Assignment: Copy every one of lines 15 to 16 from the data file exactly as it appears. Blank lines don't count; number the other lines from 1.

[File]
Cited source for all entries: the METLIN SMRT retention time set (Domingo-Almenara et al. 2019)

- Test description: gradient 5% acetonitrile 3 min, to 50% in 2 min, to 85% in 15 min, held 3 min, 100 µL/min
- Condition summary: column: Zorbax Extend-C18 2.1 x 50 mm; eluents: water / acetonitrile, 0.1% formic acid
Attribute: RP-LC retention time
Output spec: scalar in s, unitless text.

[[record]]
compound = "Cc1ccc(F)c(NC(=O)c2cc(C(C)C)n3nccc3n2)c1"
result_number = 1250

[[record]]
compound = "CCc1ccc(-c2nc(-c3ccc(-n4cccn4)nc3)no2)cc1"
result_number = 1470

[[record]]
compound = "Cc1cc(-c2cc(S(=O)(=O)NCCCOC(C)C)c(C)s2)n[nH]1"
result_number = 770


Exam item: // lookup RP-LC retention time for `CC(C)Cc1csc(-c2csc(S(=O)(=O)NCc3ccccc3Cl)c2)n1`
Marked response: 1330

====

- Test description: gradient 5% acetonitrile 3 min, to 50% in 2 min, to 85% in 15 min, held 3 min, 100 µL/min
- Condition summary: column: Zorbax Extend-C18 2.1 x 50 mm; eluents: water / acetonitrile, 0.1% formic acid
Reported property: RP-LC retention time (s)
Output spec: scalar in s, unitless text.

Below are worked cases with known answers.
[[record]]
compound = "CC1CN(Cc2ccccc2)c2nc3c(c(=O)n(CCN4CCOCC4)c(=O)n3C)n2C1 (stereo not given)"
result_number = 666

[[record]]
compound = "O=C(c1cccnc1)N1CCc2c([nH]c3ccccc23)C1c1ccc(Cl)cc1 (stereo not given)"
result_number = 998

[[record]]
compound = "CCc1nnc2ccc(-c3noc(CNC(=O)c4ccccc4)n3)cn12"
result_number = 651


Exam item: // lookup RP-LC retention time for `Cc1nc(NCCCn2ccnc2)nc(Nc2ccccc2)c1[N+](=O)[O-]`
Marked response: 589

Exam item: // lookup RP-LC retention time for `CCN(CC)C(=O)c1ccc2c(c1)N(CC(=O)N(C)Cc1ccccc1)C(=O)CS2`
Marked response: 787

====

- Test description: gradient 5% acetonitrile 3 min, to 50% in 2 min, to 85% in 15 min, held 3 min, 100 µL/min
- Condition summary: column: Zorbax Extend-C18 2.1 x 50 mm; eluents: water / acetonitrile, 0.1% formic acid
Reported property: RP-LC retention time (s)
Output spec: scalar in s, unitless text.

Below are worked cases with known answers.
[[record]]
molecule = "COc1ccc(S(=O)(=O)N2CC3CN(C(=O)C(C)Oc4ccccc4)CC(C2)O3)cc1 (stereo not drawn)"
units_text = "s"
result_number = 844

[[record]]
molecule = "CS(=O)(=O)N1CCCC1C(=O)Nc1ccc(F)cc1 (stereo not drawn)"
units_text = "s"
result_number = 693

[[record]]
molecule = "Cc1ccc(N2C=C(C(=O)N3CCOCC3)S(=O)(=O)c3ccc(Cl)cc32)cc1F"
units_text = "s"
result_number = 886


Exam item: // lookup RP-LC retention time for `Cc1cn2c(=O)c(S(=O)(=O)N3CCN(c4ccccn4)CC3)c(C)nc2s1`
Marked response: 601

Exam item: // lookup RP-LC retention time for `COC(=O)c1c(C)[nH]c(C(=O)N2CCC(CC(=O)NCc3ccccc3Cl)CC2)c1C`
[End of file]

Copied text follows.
Exam item: // lookup RP-LC retention time for `CC(C)Cc1csc(-c2csc(S(=O)(=O)NCc3ccccc3Cl)c2)n1`
Marked response: 1330